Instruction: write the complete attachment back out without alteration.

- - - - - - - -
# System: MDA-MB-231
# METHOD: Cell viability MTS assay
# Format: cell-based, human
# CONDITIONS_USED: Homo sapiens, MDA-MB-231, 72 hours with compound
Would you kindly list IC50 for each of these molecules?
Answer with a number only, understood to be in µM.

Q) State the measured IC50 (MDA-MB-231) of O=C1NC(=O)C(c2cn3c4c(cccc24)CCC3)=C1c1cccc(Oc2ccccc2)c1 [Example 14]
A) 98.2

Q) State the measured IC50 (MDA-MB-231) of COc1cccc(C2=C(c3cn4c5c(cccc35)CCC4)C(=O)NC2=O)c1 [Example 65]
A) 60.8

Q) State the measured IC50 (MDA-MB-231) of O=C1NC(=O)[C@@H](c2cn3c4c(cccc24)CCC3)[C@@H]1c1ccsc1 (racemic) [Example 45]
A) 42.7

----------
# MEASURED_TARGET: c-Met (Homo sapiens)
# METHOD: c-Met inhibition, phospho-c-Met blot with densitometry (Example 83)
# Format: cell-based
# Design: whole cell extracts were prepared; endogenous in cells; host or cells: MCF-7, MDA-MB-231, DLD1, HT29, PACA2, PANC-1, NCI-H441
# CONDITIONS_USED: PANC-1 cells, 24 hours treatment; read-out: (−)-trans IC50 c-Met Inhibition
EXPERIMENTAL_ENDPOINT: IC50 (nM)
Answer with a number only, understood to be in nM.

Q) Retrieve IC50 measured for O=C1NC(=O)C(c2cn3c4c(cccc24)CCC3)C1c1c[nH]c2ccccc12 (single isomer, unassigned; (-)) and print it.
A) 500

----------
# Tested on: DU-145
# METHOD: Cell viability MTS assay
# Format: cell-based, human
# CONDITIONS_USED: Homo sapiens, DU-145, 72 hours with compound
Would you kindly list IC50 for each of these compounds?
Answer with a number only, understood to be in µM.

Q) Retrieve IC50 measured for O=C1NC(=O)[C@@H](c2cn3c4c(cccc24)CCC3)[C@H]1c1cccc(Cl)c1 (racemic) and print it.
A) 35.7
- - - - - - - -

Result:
# System: MDA-MB-231
# METHOD: Cell viability MTS assay
# Format: cell-based, human
# CONDITIONS_USED: Homo sapiens, MDA-MB-231, 72 hours with compound
Would you kindly list IC50 for each of these molecules?
Answer with a number only, understood to be in µM.

Q) State the measured IC50 (MDA-MB-231) of O=C1NC(=O)C(c2cn3c4c(cccc24)CCC3)=C1c1cccc(Oc2ccccc2)c1 [Example 14]
A) 98.2

Q) State the measured IC50 (MDA-MB-231) of COc1cccc(C2=C(c3cn4c5c(cccc35)CCC4)C(=O)NC2=O)c1 [Example 65]
A) 60.8

Q) State the measured IC50 (MDA-MB-231) of O=C1NC(=O)[C@@H](c2cn3c4c(cccc24)CCC3)[C@@H]1c1ccsc1 (racemic) [Example 45]
A) 42.7

----------
# MEASURED_TARGET: c-Met (Homo sapiens)
# METHOD: c-Met inhibition, phospho-c-Met blot with densitometry (Example 83)
# Format: cell-based
# Design: whole cell extracts were prepared; endogenous in cells; host or cells: MCF-7, MDA-MB-231, DLD1, HT29, PACA2, PANC-1, NCI-H441
# CONDITIONS_USED: PANC-1 cells, 24 hours treatment; read-out: (−)-trans IC50 c-Met Inhibition
EXPERIMENTAL_ENDPOINT: IC50 (nM)
Answer with a number only, understood to be in nM.

Q) Retrieve IC50 measured for O=C1NC(=O)C(c2cn3c4c(cccc24)CCC3)C1c1c[nH]c2ccccc12 (single isomer, unassigned; (-)) and print it.
A) 500

----------
# Tested on: DU-145
# METHOD: Cell viability MTS assay
# Format: cell-based, human
# CONDITIONS_USED: Homo sapiens, DU-145, 72 hours with compound
Would you kindly list IC50 for each of these compounds?
Answer with a number only, understood to be in µM.

Q) Retrieve IC50 measured for O=C1NC(=O)[C@@H](c2cn3c4c(cccc24)CCC3)[C@H]1c1cccc(Cl)c1 (racemic) and print it.
A) 35.7